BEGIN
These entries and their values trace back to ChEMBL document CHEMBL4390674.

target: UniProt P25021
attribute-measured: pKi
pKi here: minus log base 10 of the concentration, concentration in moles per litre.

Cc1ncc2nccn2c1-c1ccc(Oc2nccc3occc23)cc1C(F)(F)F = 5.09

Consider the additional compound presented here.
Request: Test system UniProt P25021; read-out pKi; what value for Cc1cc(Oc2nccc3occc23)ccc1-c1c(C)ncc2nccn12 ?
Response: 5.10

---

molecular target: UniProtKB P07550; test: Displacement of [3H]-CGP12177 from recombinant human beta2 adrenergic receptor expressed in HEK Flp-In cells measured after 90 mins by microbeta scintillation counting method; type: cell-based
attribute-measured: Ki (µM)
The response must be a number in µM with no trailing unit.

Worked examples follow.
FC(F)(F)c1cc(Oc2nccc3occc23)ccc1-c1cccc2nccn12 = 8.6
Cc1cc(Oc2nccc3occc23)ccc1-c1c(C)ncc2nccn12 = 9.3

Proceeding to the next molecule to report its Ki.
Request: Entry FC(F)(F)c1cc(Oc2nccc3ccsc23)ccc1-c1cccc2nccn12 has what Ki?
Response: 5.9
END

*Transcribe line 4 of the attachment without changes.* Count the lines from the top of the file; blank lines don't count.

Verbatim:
pKi here: minus log base 10 of the concentration, concentration in moles per litre.